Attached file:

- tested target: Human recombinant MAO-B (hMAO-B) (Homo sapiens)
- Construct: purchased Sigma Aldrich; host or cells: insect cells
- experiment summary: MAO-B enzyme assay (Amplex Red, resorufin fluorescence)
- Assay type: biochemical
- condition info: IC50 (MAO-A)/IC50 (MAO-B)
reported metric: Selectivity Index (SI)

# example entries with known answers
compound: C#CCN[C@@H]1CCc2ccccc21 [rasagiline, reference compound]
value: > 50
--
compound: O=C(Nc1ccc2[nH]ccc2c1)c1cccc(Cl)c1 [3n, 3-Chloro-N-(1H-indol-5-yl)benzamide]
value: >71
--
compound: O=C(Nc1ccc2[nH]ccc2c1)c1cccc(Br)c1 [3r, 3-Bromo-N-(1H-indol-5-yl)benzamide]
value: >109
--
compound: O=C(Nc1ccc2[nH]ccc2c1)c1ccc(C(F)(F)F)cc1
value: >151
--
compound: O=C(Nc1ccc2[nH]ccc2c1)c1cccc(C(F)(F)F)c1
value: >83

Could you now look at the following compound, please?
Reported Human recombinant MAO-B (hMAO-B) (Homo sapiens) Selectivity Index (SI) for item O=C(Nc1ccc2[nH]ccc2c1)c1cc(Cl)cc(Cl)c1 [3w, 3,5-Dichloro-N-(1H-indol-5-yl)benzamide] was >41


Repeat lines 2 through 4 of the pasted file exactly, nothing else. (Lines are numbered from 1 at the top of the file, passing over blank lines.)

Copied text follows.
- Construct: purchased Sigma Aldrich; host or cells: insect cells
- experiment summary: MAO-B enzyme assay (Amplex Red, resorufin fluorescence)
- Assay type: biochemical